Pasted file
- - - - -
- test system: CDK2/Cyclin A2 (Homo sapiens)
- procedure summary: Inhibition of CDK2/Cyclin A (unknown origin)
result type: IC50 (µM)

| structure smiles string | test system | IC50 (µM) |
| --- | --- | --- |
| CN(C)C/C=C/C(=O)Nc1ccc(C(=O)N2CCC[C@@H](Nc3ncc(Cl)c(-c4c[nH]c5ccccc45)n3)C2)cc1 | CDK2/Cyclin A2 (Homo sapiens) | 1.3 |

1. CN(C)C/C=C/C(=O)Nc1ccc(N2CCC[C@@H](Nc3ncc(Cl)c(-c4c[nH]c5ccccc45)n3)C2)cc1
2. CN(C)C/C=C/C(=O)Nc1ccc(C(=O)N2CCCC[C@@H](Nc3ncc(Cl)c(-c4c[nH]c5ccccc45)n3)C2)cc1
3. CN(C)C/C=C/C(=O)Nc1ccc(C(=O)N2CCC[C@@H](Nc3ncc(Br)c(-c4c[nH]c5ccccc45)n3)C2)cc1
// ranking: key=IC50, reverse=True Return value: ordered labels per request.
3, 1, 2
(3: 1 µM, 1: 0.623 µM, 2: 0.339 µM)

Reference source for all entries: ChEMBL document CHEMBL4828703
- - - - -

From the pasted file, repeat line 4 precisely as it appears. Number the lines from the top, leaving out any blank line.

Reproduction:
| structure smiles string | test system | IC50 (µM) |